Performer Safety, and The Law of Unintended Consequences

Sep 20, 2013
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A “porn tagger” says adult performers mustn’t be treated like victims in need of protection.

I got the job from a friend who couldn’t handle the sight of so many naked women. “I thought,” she said, “that my lady parts were unique and special.” She looked out the window and sighed a little. “They are not.”


The job was to watch porn. The office was a Bay Area dotcom, circa 2008. My assignment was to tag each actor in these videos by attributes (hair color, breast size) and tag each sex act. That way, a subscriber could easily search our database and filter out everything but, say, group sex featuring brunettes.

Then I would identify the actors by name, so that they could be sorted into a searchable database that would show our compliance with what are known as “2257 reporting requirements,” a part of the Adam Walsh Child Protection and Safety Act, to ensure that no performers in these clips were under the age of 18.

Sometimes identifying the actors was easy. They would say their names at the beginning of a video (“Hi, I’m Tammy Jenkins, this is Mark Jones, and you’re watching A Simple Tale of Butts VIII!”).

Sometimes I would find myself staring into a writhing spaghetti pile of women, all more or less the same hue of tan, the same shade of blondness and the same shape of bosom, and I would try to pretend that I was plucky and I could do this: I was Nancy Drew in The Case of the Indeterminate Orgy.

Other times, I was confronted with complete enigmas, like the performer who was nothing but a penis poking out of a pink bunny suit. When that occurred, I would call over my supervisor, a somewhat bitter man who had been doing this so long that he could identify most of the 20 or so men who worked regularly in straight porn by crotch shot alone.

This was bargain-basement porn, sex carried out by people who were doing two shoots a day, four or five days a week, often on what appeared to be the same sofa, which remained a mute witness to their exertions, stabbed with gold high heels, but never punctured. None of the performers were paid much — between $150 and $300 a shoot. I knew this because I had access to their contracts.

My career as a porn tagger didn’t last long. I was slow, because I had secretly begun listening to radio documentaries instead of the porn audio. Also, my supervisor criticized me for cataloging performers as having real boobs when to him they were clearly fake. I was embarrassed: to me they had jiggled plausibly. When the job ended, I was relieved.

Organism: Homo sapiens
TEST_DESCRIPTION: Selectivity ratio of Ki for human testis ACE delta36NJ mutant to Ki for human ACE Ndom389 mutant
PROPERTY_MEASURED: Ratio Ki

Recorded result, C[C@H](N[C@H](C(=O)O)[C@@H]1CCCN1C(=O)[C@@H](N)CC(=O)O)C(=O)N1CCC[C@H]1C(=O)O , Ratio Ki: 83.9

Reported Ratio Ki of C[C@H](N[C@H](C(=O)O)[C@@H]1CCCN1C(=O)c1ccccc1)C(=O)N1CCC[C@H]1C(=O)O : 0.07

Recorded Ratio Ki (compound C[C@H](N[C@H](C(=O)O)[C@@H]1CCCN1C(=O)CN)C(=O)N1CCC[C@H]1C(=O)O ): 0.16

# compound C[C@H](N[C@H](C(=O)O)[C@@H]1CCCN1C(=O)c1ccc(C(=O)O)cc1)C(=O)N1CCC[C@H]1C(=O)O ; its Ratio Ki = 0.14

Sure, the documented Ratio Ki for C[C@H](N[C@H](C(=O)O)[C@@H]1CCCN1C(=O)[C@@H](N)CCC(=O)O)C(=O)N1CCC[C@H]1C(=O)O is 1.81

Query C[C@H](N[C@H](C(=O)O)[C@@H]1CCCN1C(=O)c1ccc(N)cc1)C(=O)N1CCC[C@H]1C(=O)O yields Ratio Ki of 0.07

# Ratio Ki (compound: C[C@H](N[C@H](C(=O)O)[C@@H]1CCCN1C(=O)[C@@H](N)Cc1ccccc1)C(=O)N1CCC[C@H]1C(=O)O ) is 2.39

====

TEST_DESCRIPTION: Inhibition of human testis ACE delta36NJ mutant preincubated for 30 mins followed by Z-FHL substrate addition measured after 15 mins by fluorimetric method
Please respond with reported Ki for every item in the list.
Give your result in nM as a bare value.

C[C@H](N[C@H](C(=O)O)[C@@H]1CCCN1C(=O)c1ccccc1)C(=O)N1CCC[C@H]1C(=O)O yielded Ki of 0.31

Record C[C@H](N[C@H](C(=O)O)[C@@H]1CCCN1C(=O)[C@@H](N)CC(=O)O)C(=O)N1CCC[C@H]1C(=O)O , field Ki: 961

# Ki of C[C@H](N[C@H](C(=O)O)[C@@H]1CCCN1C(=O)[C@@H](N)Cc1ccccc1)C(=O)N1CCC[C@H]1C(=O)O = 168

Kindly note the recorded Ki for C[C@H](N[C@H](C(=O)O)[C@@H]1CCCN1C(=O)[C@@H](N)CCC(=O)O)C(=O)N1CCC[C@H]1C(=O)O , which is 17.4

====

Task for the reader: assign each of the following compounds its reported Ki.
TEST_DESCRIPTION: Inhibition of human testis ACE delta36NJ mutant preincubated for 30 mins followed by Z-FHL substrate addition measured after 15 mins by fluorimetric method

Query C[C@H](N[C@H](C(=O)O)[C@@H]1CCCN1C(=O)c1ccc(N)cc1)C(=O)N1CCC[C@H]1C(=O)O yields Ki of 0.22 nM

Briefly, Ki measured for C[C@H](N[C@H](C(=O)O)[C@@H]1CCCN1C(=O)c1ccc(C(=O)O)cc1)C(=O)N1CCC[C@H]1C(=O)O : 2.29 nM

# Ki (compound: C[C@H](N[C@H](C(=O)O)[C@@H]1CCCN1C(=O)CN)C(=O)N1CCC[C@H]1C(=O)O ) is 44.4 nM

I’ve been thinking of that job again amid reports that several porn actors — first two, then three, with rumors of a possible fourth — have tested positive for HIV. The news has heightened an ongoing debate over whether porn actors should be, or even could be, forced to use condoms. A law that would mandate condom use in any pornographic film made in the state of California, AB-640, died last week in the state senate. But L.A. County successfully passed a similar law, Measure B, last November.

Pornography is work that deserves to be safe. Like nursing, boxing and other bodily-fluid-intensive jobs, that safety is going to be complicated. What I do know from my brief time in the industry is that a lot of the laws that get proposed to make porn safer have unexpected side effects — some of which are just as bad as the original problem.

Take condom use. Condoms are already the standard in one fairly substantial sector of the porn industry: gay porn. But the last time a porn actor tested positive for HIV, in 2010, he told the Los Angeles Times he believed he had caught the virus on a gay porn shoot where condoms were used.

Porn sex can go on for an hour at a time, and everything is more transmissible, even with protection. In gay porn, condoms are common but testing is rare. By contrast, actors working in straight porn get tested for HIV and other STDs every few weeks, as part of voluntary industry standards. If condom use were mandatory, such standards could fall by the wayside.

Or consider the elaborate databases people like me helped to create in order to protect against underage pornography.

The Adam Walsh Child Protection and Safety Act reporting requirements seem to have done a good job of keeping people under 18 out of the porn industry, but they have done so by compromising the personal information of every person over the age of 18 who has ever worked in porn, or erotic modeling, no matter how briefly. Even as a contract worker with no background check, I had access to the addresses, Social Security numbers, real names and unflattering ID photos of every porn actor or actress that I identified. I could have used their information to commit credit-card fraud.

It’s always easy — and it plays well on camera — to call for a simple new law. But the creation of low-cost health clinics with staff members who are trained to work with sex performers
would probably do much more to protect people’s safety and privacy. That’s harder than just passing legislation, but we’re far more likely to help porn performers if we treat them less as victims in need of protection and more as workers with a stake — and an interest — in their own safety.


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